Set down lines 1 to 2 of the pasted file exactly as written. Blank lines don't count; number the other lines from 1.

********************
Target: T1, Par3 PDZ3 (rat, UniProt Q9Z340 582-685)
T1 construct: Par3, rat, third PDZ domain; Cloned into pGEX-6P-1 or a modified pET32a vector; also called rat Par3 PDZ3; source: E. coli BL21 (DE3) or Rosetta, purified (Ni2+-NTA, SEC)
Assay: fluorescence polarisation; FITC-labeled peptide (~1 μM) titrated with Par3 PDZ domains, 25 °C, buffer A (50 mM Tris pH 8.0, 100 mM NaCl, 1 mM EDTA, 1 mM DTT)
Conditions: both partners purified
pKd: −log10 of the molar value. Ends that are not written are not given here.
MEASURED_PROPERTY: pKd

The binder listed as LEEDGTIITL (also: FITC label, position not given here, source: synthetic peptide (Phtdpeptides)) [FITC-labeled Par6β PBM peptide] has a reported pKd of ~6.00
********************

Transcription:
Target: T1, Par3 PDZ3 (rat, UniProt Q9Z340 582-685)
T1 construct: Par3, rat, third PDZ domain; Cloned into pGEX-6P-1 or a modified pET32a vector; also called rat Par3 PDZ3; source: E. coli BL21 (DE3) or Rosetta, purified (Ni2+-NTA, SEC)